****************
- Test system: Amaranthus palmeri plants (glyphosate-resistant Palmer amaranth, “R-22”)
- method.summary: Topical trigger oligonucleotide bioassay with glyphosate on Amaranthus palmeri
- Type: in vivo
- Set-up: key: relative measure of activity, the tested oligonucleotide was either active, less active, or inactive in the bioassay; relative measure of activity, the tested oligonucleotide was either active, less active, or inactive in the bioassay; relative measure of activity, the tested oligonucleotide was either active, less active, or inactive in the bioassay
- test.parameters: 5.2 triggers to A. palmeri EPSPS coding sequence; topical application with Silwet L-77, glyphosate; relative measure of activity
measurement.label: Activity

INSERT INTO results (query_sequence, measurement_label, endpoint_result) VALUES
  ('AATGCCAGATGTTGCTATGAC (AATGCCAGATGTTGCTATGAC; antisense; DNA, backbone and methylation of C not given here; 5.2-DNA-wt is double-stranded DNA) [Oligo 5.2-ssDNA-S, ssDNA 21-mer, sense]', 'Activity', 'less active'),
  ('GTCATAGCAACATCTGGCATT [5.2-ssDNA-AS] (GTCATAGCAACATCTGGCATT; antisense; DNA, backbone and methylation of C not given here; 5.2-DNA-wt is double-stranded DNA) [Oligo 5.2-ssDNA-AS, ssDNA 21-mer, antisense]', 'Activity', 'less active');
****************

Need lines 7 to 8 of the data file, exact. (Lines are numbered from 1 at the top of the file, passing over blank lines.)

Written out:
INSERT INTO results (query_sequence, measurement_label, endpoint_result) VALUES
  ('AATGCCAGATGTTGCTATGAC (AATGCCAGATGTTGCTATGAC; antisense; DNA, backbone and methylation of C not given here; 5.2-DNA-wt is double-stranded DNA) [Oligo 5.2-ssDNA-S, ssDNA 21-mer, sense]', 'Activity', 'less active'),